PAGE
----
Speaker Nancy Pelosi is back in the news again, for much of the usual. We find that our bishops may make a stand regarding her public support of abortion at the cost of the Church’s mission.
This isn’t the first time her and the Church have butted heads. Most infamously, Pelosi invoked none other than Augustine on Meet the Press back in 2008 to support her dissident views on abortion and the moment life begins. Stating,
This is an issue that I have studied for a long time. And what I know is over the centuries, the doctors of the church have not been able to make that definition. … St. Augustine said at three months. We don’t know. The point is, is that it shouldn’t have an impact on the woman’s right to choose.
This is using a 1500 year-old ecclesiastical sound byte, and like all sound bytes, it is important to go back to the source.
Did Augustine actually say that life doesn’t begin until three months? Well, sort of. Augustine states, “But, with regard to undeveloped fetuses, who would not more readily think that they perish, like seeds that did not germinate?” and this has given some a license to make the Doctor of the Church into a pro-choice hero. In other places, commenting on Exodus, St. Augustine was discussing the legality of whether one can be charged for homicide in cases of abortion, to which he believed that the answer was “no”; this was because he held, as many did in the Classical and Medieval stages, that a body lacked sensation and hominization in the early stages of development.
Groups such as Catholic for a Free Choice often use this little statement from the twenty-eighth chapter of Augustine’s Enchiridion on Faith, Hope, and Love to justify their dissident position and further conclude that if we are not sure when life begins we should err to the higher value of a woman privacy. It is important, always, to remember that Augustine is often the most misunderstood and misinterpreted philosopher, especially when skimmed over by those who read him for proof-texting instead of reading him in his entirety.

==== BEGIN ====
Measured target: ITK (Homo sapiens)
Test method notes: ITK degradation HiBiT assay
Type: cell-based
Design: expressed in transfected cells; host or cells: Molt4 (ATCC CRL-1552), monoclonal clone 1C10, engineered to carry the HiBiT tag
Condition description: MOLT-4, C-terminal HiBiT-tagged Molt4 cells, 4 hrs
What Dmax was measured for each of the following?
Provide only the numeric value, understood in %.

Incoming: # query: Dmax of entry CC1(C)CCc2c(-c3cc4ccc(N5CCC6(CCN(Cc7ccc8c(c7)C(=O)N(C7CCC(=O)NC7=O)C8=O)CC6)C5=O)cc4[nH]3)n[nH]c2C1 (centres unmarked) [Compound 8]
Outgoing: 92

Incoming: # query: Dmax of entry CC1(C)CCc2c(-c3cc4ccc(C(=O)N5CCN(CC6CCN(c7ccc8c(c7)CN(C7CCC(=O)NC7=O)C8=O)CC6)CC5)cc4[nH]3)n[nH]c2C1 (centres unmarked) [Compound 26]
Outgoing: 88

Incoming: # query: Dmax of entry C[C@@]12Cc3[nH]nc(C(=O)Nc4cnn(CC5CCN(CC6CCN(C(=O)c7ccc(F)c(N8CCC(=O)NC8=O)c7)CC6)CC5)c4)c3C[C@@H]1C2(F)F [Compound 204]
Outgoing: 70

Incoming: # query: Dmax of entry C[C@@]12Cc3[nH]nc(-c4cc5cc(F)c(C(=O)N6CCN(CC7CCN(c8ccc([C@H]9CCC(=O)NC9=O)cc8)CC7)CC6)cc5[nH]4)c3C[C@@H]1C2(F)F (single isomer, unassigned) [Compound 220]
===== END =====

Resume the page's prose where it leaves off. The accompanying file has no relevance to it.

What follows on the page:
In the same chapter of the Enchiridion we read Augustine’s statement that aborted children shall be resurrected in the an unblemished form (28:85) and not merely tossed out like unformed seeds. Further on (28:86) we find this statement, for which I use J.F. Shaw’s translation with emphasis added by myself:
To deny that the young who are cut out limb by limb from the womb, lest if they were left there dead the mother should die too, have never been alive, seems too audacious. Now, from the time that a man begins to live, from that time it is possible for him to die. And if he die, wheresoever death may overtake him, I cannot discover on what principle he can be denied an interest in the resurrection of the dead.
Are aborted children denied the resurrection? If so, then the crime of abortion is truly more disturbing when committed by one who believes in the resurrection, for now they are denying life and salvation. However, it does not appear to be the teaching of the Church that such happens. Likewise, the Didache, a Catechism/Liturgical manual from the early second century, states in two different places the severity of the sin of abortion and does clearly equivocate it with murder. Further, St. John Chrysostom speaks in his sermons on the horrors of abortion, also calling it murder, especially when committed by adulterers.
As deceptive as politicians can be, I’ve always held Speaker Pelosi in high regard, despite my disagreements, but she committed the frustrating misdeed of speaking about that which she has little knowledge of. Using Augustine to defend her position as a pro-choice Catholic. While this subject is certainly one that needs a lot of patience and care, and an abundance of charity, it is best we do so in the truth of our tradition, not bending the saints to fit our will.